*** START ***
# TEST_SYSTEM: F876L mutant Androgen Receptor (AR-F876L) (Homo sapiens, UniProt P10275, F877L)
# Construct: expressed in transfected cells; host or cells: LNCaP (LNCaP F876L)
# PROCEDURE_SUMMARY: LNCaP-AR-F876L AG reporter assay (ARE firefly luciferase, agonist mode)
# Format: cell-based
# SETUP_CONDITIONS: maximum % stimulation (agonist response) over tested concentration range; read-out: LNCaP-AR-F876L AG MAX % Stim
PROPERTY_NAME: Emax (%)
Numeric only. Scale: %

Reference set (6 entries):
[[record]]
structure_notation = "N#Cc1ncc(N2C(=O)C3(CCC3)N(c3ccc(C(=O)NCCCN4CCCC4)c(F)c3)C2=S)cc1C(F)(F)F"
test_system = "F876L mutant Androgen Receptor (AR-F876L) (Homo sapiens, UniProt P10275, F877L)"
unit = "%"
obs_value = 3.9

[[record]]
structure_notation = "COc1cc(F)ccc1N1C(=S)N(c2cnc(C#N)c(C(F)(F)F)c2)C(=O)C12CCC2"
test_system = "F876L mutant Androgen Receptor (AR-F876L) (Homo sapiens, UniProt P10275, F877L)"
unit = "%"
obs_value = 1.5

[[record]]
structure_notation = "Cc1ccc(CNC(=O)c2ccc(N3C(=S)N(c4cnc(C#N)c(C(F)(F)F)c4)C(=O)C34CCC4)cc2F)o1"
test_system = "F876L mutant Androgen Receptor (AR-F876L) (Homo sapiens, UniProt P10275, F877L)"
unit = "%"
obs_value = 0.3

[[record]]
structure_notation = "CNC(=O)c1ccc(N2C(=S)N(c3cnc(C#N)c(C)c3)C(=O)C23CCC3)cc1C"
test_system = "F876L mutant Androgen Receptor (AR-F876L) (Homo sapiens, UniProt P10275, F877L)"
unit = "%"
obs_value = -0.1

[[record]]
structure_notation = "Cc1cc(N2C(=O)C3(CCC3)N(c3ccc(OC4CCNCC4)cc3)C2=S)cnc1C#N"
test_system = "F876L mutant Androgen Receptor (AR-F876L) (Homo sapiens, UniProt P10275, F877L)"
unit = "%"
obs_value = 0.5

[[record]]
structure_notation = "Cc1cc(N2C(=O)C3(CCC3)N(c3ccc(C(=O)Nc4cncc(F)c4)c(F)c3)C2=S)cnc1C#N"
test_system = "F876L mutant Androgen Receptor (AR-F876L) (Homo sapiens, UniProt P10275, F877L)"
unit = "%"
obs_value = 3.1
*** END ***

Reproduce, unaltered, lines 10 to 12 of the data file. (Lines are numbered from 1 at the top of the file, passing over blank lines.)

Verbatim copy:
structure_notation = "N#Cc1ncc(N2C(=O)C3(CCC3)N(c3ccc(C(=O)NCCCN4CCCC4)c(F)c3)C2=S)cc1C(F)(F)F"
test_system = "F876L mutant Androgen Receptor (AR-F876L) (Homo sapiens, UniProt P10275, F877L)"
unit = "%"